Geothermal in China: It's Getting Hot in Here

While the Bush administration has dropped geothermal energy like a hot potato (to the chagrin of American environmentalists), China's program is picking up steam. Last week, TIME Magazine reported on an "ancient Chinese city [that] might just have the geothermal resources to become the Reykjavik of the East." (What is geothermal energy? Primer here.) Xianyang, not far from Xian and its famed terracotta warriors, is a regular coal burning bad air nightmare. But it's now poised for a major change. Designated as "China's official geothermal city," in December Xianyang saw completion of the first phase of a massive geothermal heating project. The project is being undertaken by Shaanxi Green Energy, a private sector Chinese-Icelandic/Nordic joint venture. If all goes well, the company's geothermal-powered heating system will be the biggest in the world, and Xianyang's air will be a heck of a lot cleaner. As Asgeir Margeirsson of the Icelandic/Nordic side of the JV puts it, "Every day that we utilize geothermal energy instead of burning coal is a good day."Xianyang is big, and it's just the start. Driven by major concerns about energy security, pollution, and climate change, the Chinese government is working to achieve aggressive renewable energy targets: by 2020, China aims to get 16% of its total energy supply from renewables — up from 7% in 2005. Most of this is slated to come from small hydro, wind, and biomass. Geothermal doesn't even make it onto your average graph visually representing China's energy future. But it's on the long-term horizon, and the sector is definitely heating up. With geothermal resources in almost every province, it's just a matter of time before they're tapped. And nothing telegraphs intention like Beijing's plan to use geothermal pumps during the 2008 Beijing - Green - Olympics.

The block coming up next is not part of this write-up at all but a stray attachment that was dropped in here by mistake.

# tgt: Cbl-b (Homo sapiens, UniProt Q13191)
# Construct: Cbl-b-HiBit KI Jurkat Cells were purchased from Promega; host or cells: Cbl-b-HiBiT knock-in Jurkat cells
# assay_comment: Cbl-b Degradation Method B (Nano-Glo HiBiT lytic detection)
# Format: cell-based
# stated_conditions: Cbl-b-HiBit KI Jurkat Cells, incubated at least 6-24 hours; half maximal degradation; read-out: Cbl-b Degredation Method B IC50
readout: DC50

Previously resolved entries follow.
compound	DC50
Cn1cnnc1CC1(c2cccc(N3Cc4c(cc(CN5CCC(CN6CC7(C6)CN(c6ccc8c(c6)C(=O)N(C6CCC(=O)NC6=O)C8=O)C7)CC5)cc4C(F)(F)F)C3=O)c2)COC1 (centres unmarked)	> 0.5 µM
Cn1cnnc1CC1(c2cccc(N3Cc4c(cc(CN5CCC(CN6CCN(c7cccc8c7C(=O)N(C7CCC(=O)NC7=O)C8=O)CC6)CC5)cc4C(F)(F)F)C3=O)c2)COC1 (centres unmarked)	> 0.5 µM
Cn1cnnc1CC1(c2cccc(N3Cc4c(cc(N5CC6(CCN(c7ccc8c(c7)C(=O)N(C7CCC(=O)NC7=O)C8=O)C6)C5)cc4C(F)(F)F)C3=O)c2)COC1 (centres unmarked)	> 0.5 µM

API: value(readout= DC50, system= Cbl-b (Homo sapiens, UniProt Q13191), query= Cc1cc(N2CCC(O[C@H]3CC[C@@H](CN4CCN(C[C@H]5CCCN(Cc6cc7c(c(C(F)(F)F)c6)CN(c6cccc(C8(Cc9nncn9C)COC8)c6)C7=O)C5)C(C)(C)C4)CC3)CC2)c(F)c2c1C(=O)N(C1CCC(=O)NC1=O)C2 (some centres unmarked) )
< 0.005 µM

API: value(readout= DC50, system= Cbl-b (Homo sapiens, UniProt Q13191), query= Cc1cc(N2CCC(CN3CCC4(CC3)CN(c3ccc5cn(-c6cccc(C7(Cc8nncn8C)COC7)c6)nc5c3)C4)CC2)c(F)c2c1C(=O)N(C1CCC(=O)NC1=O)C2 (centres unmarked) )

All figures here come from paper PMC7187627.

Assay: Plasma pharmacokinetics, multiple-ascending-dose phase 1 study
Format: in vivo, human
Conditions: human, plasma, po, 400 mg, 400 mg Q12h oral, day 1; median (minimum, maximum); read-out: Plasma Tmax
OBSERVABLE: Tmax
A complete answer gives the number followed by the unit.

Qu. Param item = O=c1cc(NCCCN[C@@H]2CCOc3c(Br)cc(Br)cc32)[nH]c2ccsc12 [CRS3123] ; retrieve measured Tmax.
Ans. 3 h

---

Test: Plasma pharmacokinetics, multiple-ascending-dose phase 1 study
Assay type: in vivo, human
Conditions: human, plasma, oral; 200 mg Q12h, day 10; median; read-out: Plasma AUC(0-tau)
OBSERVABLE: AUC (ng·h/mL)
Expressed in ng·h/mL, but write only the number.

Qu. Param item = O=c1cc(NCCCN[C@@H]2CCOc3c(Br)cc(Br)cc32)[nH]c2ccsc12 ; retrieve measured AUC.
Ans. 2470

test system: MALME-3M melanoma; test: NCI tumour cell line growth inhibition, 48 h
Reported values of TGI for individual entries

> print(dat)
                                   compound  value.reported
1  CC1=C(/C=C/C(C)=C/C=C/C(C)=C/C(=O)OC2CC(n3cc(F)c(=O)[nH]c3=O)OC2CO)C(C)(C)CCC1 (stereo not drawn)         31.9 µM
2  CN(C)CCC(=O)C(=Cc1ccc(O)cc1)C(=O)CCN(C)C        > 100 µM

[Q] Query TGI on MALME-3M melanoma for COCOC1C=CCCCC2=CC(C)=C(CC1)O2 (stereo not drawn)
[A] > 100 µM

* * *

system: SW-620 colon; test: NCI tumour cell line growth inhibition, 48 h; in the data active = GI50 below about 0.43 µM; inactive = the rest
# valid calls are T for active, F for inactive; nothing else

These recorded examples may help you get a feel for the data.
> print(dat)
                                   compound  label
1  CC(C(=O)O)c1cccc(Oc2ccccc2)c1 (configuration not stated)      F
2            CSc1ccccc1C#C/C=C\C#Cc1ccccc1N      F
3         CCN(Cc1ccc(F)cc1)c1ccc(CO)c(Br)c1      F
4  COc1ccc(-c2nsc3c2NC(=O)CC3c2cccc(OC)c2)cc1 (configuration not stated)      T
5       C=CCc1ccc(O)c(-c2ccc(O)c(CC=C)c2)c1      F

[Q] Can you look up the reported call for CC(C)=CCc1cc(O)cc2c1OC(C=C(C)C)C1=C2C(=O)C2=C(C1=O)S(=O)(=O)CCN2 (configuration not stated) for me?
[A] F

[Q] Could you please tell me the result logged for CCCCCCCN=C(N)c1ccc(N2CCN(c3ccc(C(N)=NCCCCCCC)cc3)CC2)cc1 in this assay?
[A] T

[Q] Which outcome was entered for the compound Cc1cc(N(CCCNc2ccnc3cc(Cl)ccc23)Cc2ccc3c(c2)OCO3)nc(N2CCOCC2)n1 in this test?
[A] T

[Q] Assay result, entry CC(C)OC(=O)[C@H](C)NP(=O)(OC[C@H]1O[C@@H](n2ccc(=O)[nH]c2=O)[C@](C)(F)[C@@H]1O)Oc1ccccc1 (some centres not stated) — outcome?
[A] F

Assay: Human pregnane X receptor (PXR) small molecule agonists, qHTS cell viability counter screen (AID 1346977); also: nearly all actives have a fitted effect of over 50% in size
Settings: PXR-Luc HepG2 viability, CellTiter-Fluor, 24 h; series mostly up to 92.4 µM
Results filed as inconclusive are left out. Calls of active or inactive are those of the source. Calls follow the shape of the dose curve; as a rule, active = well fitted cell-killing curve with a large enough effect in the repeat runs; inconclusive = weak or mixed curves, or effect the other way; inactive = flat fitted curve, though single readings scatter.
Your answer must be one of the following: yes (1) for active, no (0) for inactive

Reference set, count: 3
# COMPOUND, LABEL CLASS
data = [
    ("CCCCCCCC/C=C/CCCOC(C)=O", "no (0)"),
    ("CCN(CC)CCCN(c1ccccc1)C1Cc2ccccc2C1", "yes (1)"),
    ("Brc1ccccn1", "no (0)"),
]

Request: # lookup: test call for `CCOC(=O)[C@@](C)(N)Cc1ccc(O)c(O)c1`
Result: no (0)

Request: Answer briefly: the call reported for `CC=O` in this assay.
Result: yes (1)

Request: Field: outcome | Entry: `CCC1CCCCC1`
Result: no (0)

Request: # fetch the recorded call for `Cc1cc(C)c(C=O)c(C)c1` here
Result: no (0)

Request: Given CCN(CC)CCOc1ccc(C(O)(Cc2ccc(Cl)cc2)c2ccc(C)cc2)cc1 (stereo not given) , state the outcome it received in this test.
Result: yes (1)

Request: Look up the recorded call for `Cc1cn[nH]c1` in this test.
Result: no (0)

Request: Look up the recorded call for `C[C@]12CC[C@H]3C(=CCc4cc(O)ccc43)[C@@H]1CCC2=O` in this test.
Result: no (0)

::TIME Magazine and ::Renewable Energy Access

For more information on geothermal, check out Las Vegas Does The Geothermal Strip and Is Geothermal Energy the Way of the Future? (which includes a short TreeHugger briefing on how geothermal energy works). For more information on China's sustainable energy aspirations, check out China Leads World in Renewable Energy Investment, China Could be World's Biggest Wind Power by 2020, and China's Richest Man: A Solar Magnate.

Tags: China | Renewable Energy

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